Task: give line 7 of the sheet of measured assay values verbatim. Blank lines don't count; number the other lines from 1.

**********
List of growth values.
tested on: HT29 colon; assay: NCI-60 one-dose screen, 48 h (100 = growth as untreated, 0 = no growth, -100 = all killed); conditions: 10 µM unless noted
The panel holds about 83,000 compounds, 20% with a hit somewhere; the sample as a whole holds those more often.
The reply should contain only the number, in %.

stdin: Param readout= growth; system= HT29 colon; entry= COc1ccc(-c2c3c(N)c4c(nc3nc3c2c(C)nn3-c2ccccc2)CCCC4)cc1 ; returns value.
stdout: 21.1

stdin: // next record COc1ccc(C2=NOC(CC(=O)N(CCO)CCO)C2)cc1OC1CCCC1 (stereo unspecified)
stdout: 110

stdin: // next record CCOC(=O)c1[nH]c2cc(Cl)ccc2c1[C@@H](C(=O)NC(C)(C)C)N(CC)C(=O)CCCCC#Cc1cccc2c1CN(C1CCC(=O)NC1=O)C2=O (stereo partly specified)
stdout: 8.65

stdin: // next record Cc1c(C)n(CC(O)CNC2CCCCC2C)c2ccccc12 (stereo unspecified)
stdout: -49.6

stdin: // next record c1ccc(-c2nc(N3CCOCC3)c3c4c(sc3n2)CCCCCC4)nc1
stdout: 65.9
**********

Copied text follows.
stdin: // next record COc1ccc(C2=NOC(CC(=O)N(CCO)CCO)C2)cc1OC1CCCC1 (stereo unspecified)